As frustration over the economy boils over in Tunisia, groups fear more and more youth will take risky treks to Europe.
Ouardia neighbourhood, Tunis – Hamed Rhimi reaches into his coat’s breast pocket and pulls out a see-through plastic pouch, a little larger than the size of his hand.
He shuffles through several folded up pieces of paper until he finds what he’s looking for: two official Tunisian identity cards.
The country’s flag – red and white, with a crescent and star at the centre – is on the top left-hand corner of each card, while the unsmiling faces of his two sons stare back at him in black and white.
“I didn’t know about their plan to leave the country in this way,” said the 53-year-old father of four, solemnly.
Sitting outside the small, one-room workshop where he repairs old television sets and radios in Ouardia, a southern neighbourhood of Tunisia’s capital, he explained that his son, Soufiane, was 19 when he left Tunisia in 2008.
Three years later, another son Wissam was also 19 when he took the same risky journey across the Mediterranean Sea as his older brother: both young men chose to migrate to Italy on boats with the help of people-smugglers.
Soufiane left via Libya while Wissam took a vessel from the Tunisian port city of Sfax hoping to find high-paying jobs in European countries and make enough money to help support their family.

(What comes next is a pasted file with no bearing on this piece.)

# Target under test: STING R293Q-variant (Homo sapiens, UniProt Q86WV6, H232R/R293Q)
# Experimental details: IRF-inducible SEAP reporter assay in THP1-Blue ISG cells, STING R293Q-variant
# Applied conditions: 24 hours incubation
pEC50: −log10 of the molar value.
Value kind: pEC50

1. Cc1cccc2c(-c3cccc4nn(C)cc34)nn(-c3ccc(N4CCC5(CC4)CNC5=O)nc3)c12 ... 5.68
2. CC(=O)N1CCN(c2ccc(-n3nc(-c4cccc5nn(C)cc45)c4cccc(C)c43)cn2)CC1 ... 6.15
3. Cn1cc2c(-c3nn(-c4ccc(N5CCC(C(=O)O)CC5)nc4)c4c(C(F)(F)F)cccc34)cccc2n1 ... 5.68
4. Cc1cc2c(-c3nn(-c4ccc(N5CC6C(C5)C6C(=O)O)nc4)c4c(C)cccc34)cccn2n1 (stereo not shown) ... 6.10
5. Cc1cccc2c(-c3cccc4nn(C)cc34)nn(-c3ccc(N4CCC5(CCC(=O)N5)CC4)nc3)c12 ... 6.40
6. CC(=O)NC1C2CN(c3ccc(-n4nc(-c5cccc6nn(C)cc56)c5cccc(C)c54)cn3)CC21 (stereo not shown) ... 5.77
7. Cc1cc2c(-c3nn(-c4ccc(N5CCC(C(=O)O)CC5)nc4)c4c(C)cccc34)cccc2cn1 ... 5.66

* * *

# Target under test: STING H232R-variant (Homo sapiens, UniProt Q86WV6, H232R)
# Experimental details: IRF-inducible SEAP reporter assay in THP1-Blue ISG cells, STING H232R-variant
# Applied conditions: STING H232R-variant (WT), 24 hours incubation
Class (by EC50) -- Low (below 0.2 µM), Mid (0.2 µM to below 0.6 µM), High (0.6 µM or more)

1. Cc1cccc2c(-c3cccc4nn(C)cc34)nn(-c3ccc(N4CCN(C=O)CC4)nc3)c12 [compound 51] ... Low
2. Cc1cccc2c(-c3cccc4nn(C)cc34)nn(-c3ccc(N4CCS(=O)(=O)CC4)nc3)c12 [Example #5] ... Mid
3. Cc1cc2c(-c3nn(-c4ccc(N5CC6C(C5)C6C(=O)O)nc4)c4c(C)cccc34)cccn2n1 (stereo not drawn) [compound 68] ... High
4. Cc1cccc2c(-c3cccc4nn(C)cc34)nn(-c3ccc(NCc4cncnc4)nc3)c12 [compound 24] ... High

They are just two of many Tunisians who have taken dangerous, undocumented journeys to Europe for years in search of work and a better life.
While the crossings are certainly not new, some now fear the country’s increasingly dire economic situation and widespread lack of jobs will push even more young people to try to cross the Mediterranean once winter is over.
Since he left Tunisia in 2011, Wissam’s whereabouts remain unknown, Rhimi said. His other son, Soufiane, has been in and out of jail because of drugs and other illegal activities.
Despite this difficult history with undocumented migration, Rhimi said he can only watch as his youngest son Souhail, 17, contemplates making the same choice as his older brothers.
He is almost resigned to the possibility that one day Souhail will be gone.
“I’m tired,” Rhimi said. “I’m always explaining to [Souhail], ‘Look how I lost your two brothers.’ But he doesn’t understand what I’m saying because at night he sits with other kids in the neighbourhood and they talk about leaving for Italy.”
Thousands reach Europe